values of 10 and have been used to decrease the 10-fold factor used for interspecies extrapolation when there is sufficient knowledge about the similarities in toxicant kinetics in both rodents and humans (Moore et al. 1995).
Pharmaceutical agents almost always have a smaller difference between therapeutic and toxic dosages than is considered safe for environmental agents. A narrow therapeutic index is considered acceptable because pharmaceutical agents are given under the guidance of a health professional and because the therapeutic benefit has been determined to outweigh the risk. That is not the situation for agents such as environmental contaminants and food additives; hence, RfDs and ADIs are more conservative. It is worth stressing that the default uncertainty factors can be superceded when relevant exposure data are available to address key uncertainties. For example, the residual amounts of ethanol present in fruit juices, yeast breads, or vanilla ice cream are within a factor of 100-1,000 of the amount of alcohol (taken in alcoholic beverages) that results in fetal alcohol syndrome but do not constitute a risk to the fetus.
Renwick (1998) has discussed the concept of viewing uncertainty as being composed of kinetic and dynamic components and has proposed the concept of reducing the uncertainty associated with either or both of those components with additional mechanistic information. This structure has provided an initial framework by which mechanistic information can be used in the current risk assessment approaches. Chapters that follow will show how important new information on species differences and data on human variability can replace our reliance on such default approaches for developmental toxicity risk assessment.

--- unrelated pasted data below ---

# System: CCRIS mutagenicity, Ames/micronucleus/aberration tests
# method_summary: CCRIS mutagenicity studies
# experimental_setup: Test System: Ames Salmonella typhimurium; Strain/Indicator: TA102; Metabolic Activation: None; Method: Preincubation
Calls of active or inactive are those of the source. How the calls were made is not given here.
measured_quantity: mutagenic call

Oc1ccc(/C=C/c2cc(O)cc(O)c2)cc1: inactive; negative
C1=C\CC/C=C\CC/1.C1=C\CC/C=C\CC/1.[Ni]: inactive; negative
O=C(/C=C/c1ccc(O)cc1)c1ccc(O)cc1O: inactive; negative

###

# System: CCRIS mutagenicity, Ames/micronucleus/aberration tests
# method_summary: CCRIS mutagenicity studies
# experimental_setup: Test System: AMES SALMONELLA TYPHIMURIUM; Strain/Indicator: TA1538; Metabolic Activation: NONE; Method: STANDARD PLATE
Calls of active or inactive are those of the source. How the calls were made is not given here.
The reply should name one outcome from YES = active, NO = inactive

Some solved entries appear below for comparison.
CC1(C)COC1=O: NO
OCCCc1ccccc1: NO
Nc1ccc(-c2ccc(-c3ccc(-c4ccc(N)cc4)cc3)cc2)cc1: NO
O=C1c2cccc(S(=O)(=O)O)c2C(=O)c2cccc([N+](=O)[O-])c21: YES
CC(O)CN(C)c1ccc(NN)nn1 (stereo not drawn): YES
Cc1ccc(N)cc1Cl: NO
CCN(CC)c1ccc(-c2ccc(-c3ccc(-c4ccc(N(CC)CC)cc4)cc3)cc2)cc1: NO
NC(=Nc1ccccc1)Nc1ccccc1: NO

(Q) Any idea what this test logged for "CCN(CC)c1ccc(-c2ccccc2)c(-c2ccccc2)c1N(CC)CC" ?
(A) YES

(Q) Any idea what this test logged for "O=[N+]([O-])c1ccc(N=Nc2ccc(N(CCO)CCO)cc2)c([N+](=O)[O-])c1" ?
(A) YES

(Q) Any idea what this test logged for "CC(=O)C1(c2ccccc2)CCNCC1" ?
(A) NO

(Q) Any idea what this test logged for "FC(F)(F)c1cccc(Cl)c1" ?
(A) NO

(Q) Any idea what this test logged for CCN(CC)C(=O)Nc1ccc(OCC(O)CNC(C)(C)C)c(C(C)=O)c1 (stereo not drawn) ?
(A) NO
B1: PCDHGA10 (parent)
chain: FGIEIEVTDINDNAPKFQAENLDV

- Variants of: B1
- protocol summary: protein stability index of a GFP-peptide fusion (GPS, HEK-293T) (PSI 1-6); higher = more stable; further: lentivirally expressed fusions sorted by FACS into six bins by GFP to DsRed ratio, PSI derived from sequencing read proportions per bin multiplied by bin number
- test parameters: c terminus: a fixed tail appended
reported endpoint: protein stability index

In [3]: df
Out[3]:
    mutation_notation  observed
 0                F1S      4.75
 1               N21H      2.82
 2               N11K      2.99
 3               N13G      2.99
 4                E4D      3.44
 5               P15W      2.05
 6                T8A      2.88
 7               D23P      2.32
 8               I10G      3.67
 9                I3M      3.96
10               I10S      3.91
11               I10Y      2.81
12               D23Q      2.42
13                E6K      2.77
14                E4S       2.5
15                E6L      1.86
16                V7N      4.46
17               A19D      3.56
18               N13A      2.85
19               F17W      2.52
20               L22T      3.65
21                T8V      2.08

Exposure assessments are a critical component of the risk characterization process. Ideally, for developmental toxicity, one would like to have information about how much of the critical reactive species of the test chemical is present at the biological target throughout gestation. At the molecular level, that would mean knowing how much of and how long the toxic compound is bound to a specific target receptor. At the organism level, that would mean knowing how exposure occurred, when it occurred, how much of a compound was absorbed, what type of metabolism of the compound took place within the maternal compartment, and how that metabolism affected the exposure of the conceptus compartment. Information on how the conceptus metabolized and eliminated the compounds would also be important to know. Thus, an understanding of both time of exposure and dose is particularly important for characterizing the potential impacts of developmental toxicants. Numerous studies have shown dramatically different dose-response relationships when exposures occur even 8-12 hr apart due to the significant temporal differences in tissue susceptibility. Temporal differences make exposure assessments for developmental toxicants one of the most challenging of all exposure assessments. Although general toxicokinetic